Although there’s stillgood chunks of unspoiled country out there, I think it’s generally felt that the American WesternFrontier is gone. That’s only partially correct. If you check any map, you will see that huge areas of Montana, Oregon, Washington and the Central USStates (the Mid West) still have plenty of wild areas where there are few roads, few people, and little development – much is still uncluttered and unspoiled. Further, we might mention Alaska and other North American habitat such as in Canada: Alberta, British Columbia, the Yukon Territory, the Northwest Territory – all sparely peopled.
But the American and Canadian frontiers are not the ONLY frontiers on this planet. One other such place – which still has a ton of Frontier – and an Old West history to boot – isAustralia– and it’s Outback.
And over the years several excellent Western style movies have emerged from this frontierDown Under, including a couple of Western Classics. Let’s have a look.
So far, my research has uncovered about 25 Western style movies made in Austrailia – dating all the way back to 1906! Yeah.
The Ned Kelly Industry
“It is not that I fear death. I fear it as little as to drink a cup of tea … Let the hand of the law strike me down if it will; but I ask my story be heard and considered.”
Most of you will not be surprised to discover that about half of these Western style movies made in Australia are about the famous Australian Outlaw, Ned Kelly, and his gang.
The Australian media on Ned Kelly is staggering: movies, films, documentaries, websites, TV shows, books, comic books, merchandise, coins, statues, toys … on and on.
Despite our obvious fascination with Outlaws (Billy the Kid (23 movies), Jesse James, Butch Cassidy, (many more) there are other reasons for Kelly’s high profile in Australia. Firstly, due to Australia’s short history his exploits and adventures stand out. Secondly, he is Iconic in Australia – he fits Australian mood and attitude like a glove (or suit of armour) – the common (underdog) man pitted and rebelling against an overbearing dictatorial force – the Brits. Australians – many of whom are ancestors of prisoners sent here by the British – still have a large angst against stuffy authority of any kind – particularly if it’s British. Check their national anthem, for instance, Walzing Matilda, which depicts a lowly hobo (a swagman) being set upon by the police – whereby he commits suicide rather than be taken prisoner. Ned Kelly IS that swagman – to a T – who also sacrificed himself for his brothers and fellowman and Freedom. This mindset carries through to this very day and can be readily seen in such movies as Crocodile Dundee – a modern day unpretentious hero and bush ranger who’d rather share a drink with doorman than ride in a stretch limo, Mate. And though not all Australians share the view that Kelly as a sort of Australian Robin Hood, it’s safe to say that many surely do strongly relate with with his character and his cause – the rugged individual battling again injustice and oppression.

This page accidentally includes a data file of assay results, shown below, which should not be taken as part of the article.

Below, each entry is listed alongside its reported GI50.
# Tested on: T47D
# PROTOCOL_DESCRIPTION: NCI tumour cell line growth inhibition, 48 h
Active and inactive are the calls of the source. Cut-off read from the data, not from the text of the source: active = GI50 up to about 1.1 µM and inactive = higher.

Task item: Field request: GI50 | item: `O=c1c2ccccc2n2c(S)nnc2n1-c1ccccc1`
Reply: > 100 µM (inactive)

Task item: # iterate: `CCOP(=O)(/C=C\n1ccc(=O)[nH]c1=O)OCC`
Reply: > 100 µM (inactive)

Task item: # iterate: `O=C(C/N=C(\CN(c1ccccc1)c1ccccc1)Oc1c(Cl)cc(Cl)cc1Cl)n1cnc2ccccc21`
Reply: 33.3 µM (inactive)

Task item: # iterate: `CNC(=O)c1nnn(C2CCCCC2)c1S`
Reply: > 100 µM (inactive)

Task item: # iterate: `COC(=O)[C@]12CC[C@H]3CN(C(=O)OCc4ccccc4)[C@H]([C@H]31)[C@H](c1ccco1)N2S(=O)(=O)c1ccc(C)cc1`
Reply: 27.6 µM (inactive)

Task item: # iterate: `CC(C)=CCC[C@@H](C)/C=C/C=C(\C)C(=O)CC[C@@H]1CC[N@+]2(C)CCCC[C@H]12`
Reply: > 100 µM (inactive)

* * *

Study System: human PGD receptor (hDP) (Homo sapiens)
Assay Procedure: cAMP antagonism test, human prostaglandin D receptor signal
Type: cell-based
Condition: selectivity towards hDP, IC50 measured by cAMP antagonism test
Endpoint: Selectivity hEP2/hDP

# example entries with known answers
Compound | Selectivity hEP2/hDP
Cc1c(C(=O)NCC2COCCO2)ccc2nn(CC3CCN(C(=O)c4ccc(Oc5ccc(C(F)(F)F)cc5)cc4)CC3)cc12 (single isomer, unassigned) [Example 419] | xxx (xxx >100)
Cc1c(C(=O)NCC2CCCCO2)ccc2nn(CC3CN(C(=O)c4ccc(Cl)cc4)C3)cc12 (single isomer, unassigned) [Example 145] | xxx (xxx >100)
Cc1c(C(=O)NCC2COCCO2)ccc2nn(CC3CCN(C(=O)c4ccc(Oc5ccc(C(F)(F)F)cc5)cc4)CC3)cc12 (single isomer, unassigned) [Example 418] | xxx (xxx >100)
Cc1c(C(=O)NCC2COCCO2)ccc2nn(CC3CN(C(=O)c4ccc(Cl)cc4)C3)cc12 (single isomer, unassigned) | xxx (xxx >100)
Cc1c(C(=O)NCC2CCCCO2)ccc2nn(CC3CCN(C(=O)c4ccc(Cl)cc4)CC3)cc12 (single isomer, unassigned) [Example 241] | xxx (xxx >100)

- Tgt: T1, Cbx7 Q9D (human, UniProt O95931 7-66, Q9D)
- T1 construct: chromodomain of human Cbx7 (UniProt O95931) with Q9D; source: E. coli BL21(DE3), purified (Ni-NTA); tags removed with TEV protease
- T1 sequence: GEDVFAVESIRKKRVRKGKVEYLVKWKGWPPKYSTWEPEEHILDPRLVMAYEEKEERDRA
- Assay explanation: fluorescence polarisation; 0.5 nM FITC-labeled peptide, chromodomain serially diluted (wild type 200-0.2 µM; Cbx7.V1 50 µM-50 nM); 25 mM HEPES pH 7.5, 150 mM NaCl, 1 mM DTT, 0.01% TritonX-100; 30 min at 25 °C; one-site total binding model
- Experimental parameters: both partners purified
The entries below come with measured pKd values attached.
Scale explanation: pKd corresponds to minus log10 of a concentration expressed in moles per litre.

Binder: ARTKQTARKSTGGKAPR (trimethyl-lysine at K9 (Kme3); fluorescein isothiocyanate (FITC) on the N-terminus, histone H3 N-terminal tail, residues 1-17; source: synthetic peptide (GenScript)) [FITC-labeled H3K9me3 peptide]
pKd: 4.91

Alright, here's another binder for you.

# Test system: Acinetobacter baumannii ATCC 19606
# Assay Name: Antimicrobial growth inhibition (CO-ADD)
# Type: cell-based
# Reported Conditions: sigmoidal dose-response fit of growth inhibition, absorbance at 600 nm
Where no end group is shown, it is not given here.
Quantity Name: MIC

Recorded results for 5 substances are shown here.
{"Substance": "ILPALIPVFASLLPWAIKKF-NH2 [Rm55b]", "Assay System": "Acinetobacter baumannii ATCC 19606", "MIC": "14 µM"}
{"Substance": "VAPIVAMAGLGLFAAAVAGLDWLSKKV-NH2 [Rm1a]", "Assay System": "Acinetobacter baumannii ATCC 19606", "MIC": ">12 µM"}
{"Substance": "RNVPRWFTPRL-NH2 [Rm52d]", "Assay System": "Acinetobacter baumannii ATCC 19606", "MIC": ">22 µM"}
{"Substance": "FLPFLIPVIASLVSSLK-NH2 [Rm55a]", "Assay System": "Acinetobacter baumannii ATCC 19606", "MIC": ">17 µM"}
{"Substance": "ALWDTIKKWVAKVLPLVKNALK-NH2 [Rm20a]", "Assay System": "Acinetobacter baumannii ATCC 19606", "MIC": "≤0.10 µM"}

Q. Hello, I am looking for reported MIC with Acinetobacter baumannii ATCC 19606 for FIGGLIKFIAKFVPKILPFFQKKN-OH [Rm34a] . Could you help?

I Won’t Back Down – Johnny Cash
All this being said the same problems that have risen with other celebrity outlaws – most notably Billy the Kid – arise with Kelly – the mixture of fact and fiction. A rather large gulf may existed between what is legend, and what is the truth? The depiction of Kelly most often appears to be sympathetic – and maybe that is just. Several documentaries have attempted to uncover the true Ned Kelly. But I won’t be covering those here. I’m just looking at the movies. Otherwise this could turn into and extra long expedition.
For info on Kelly this Website looks pretty good:
Iron Outlaw website: http://www.ironoutlaw.com/html/history_01.html – perhaps the definitive source and resource of all things Ned Kelly.